Torben Steen HolmHead of Secretariat, R K U
- R K U
Dear Rosa Pavanelli, PSI
We all gain from strengthening structures that work well. A pivotal point, here, is to share best preactices between countries and regions. WEF and the OECD is doing a lot here - try to do even more.
My take on your comments:
1. A fair tax system is key - but go for fairness in ways that do not alienate ordinary businness people.
2. All countries need public institutions and services that are efficient, serviveminded and (of course) non-corrupt. But a private solution (say hospitals or nursing homes) can be as good, better - or worse than a public. You weaken the pursiut of services, reaching people well, if you start by denigrading the possibility of private solutions.
3. International help to Corona-stricken people should not be unduly restricted by preexisting debts etc. But: Some countries are systemically adverse to reform. Help to stricken countries shoud be handled in ways that do not underpin continued pressure to reform.
4. We all tremor at the prospect of countries in the ME, Africa, or Latin-America about to enter untold suffering. My point, here, is n o t to argue 'private' in stead of public (Living in Denmark, many services are public). But to warn that recommendations that appear overtly strident will work against their purpose.
To Director Anthony Gooch
Excellent initiative. Using data and insigts to encompass also (Hillary Clinton's) ufortunates - peoples and regions. My proposal: Also visit success stories, like Denmark. Our success is the result of painstaking efforts and a willingness to learn, to adapt, to optimize: We have real collaboration bt. employers and employees; an amazing turn-over rate in jobs; astounding figures on economic activity (+7 % of GPD on BOP; surplus on public expenditures; an exstremely low net (!) rate of public dept (ab. 25%) etc). The following qualities are part of the equation: Mututal trust, an efficient, digitized public sector, (really) the world's best housing finance system, an open mind to innovation and entreprenurship and an inviting approach to immigrations, who can and will integrate.
The point, of course, is not to gloat in Nordic selfconfidence. But to use success stories from small countries, be that Denmark or New Zealand, to invite others to be inspired.
A p.s.: I have been following the relative decline of France for years. Thank your for starting out there.
Torben Holm, working in the field of HEIs in Copenhagen.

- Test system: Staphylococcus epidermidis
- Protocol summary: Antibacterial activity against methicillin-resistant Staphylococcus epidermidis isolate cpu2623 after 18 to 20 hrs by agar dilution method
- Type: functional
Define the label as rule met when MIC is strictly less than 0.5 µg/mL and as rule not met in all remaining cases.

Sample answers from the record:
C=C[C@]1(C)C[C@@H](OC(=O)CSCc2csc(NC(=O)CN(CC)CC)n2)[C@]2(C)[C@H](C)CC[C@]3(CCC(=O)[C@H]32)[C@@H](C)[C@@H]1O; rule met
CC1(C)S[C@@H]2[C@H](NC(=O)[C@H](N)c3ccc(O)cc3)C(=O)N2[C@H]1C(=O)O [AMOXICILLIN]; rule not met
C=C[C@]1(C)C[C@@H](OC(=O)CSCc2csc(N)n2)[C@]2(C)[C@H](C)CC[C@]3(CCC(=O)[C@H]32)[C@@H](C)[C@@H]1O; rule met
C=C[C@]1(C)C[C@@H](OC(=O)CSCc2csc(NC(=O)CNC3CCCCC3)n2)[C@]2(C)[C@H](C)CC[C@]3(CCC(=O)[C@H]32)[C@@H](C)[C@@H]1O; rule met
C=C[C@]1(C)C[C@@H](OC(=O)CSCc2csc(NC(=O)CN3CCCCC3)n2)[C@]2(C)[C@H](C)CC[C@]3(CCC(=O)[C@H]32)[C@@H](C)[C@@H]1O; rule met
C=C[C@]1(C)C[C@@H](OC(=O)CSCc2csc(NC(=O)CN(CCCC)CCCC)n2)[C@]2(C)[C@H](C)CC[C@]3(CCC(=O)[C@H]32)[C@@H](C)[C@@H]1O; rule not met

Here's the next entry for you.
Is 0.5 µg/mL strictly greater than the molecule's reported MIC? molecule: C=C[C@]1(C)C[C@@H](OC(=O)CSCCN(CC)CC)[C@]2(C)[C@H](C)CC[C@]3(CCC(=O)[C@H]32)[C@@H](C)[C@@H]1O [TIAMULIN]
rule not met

The 3 topics are indeed very broad and the themes presented wide-ranging. It is my hope that the OECD will use some of the very data, you yourself provide, to set a more specifik programme. Premise: Education, research and the interplay bt. HEIs and the business community will decide our future agility and the competetiveness of our societies.
Suggestions: 1) The use of data in reports like 'Trends Shaping Education', 'OECD Skills Outlook 2017' and indeed: 'A Broken Social Elevator - How to Promote Social Mobility'. 2) Take note, please: The British 'Design Council' has in 2016-2018 made pioneering work on the 4th industrial revolution and the value of design skills (design used in a comprehensive sense). Design Council argues the case of technology + design giving products a human interface that ensures their successful use in society. Generating great value to companies and to society at large. Documented, almost as if done by the OECD.
My take: In terms of 'The Internet of Tings' the US presides over the FANG-technologies and China is presently aggressive in its technological and political ambitions - and in the global cow-towing, it induces. In this setting it is important to the countries of Europe (as well as other medium-to-small countries, around the world) to refocus on a sustainable sense of competitiveness: A synergi of education, research, an effective transfer of knowledge to business that is the foundation of a future-oriented, competetive and socially balanced society. And - in assuring a global competetiveness, doing so in ways that stays true to, and indeed integrates the defense of those humane values, by which Europe strives to define itself.
Coming from Denmark, my position is truly priviledged: High GDP, surplus of +6% on BOP, European leader in digitizing the public sector; a amazing string of pearls of global companies; the - probably - world's best pension system; the definitely word's best housing credit system; health and welfare systems that are second to few; collaborative values bt. employers and employees that creates acceptance of the need to adapt to change in the labour marked, continuously. A society which is truly open to people with relevant skills and social-cultural values from around the word.
When President Macron recently visited Denmark, it was evident that he would like to have some of these qualities work in a French context. My point is, of course, not to gloat or to appear smug. It is to try to argue that medium-to-small countries, in Europe and beyond, are under pressure to define their competetive positions, while staying true to their social values. Countries like the Netherlands, Finland or indeed Denmark may provide useful inspiration to others. Perhaps in a OECD Forum context.
Torben Holm, Head of Secretariat, Rectors Conference, HEI in the Arts & Culture, Denmark.